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"Pieces of Eight"
Eight Reasons to Invest in Precious Metals in the Present Market Environment
There are at least eight reasons to seriously consider investing in gold and other precious metal mining stocks now:
- The Contrarian Factor
- Many Profitable Companies in the Sector
- There are more choices in the sector than just Gold and Silver
- Demand for Gold and Silver exceeds Supply
- Demand is growing in Traditional Consuming Nations
- Little New Mine Exploration is being done
- Potential US dollar Weakness
- Resurgence of Inflation
- The Contrarian Factor The financial markets' attitudes toward gold and silver mining companies may be a tremendous contrarian indicator. These shares are, in some cases, like Barrick Gold, at multi-year low points, despite excellent cash flow, conservative financial condition, growing production, and low production costs. A market sector that is neglected or hated by investors is, very often, one that has enormous potential to reverse and rally strongly. An example is the energy sector 1½ years ago. Another example is the information technology stocks, which appeared quite overvalued for several quarters, and, indeed, have corrected down to somewhere closer to fair value, in many cases. Gold and gold mining shares are actually negatively correlated with the rest of the stock market.
- There are Many Profitable Companies in the Sector There are several gold-mining companies that are profitable at current price levels. A precious metals portfolio could still have significant price appreciation if it is invested in companies that perform well, despite being in a weak industry.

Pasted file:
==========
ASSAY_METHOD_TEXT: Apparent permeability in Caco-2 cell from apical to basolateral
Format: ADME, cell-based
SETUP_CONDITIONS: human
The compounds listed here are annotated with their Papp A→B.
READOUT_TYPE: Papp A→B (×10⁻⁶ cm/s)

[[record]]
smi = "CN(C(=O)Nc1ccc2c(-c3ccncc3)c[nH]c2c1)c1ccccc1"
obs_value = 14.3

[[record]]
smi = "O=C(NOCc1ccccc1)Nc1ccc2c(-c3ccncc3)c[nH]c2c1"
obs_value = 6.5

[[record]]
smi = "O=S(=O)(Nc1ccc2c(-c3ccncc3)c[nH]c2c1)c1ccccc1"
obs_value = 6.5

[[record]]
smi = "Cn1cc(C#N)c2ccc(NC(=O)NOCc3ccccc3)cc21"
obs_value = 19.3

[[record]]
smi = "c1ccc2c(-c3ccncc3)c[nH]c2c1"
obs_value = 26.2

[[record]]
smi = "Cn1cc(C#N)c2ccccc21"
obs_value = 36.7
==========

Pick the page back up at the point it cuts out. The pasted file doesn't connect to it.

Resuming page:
- There are more choices in the sector than just Gold and Silver In addition to gold and silver, there are other unrelated minerals, uncorrelated in price movement, which can qualify to be included in precious metals exposure, such as the Platinum Group Elements (PGE's), like Palladium, Platinum, Rhodium, Osmium, and Ruthenium. Osmium is the most expensive element per gram, while Palladium is three times more expensive than gold, Platinum almost twice. PGE exploration is booming, and several intriguing discoveries have been made. Diamonds and other gemstones are also still a profitable venture, and there are many companies active in Canada and elsewhere that are making new finds and developing mines. Valuable Rare Earth metals and unusual industrial minerals could also qualify for precious metals exposure.
- Demand for Gold and Silver exceeds Supply I am not going to predict that gold will unexpectedly escalate to prices that are far higher than today's levels. I will point out, though, that gold and silver demand far exceed annual output, the difference being mad up from inventory, principally that of central banks. Those banks announced that they will no longer make large sales at present price levels, and are satisfied with their current stockpiles. Gold mining companies have announced that they are curtailing their forward sales of the metal, which has also been a dampener or ceiling on the upper limit gold prices could reach. The well-publicized financial disasters caused by bad hedging or forward sale policies at firms such as Ashanti and Cambior have disinclined mining company treasurers to use forward sales.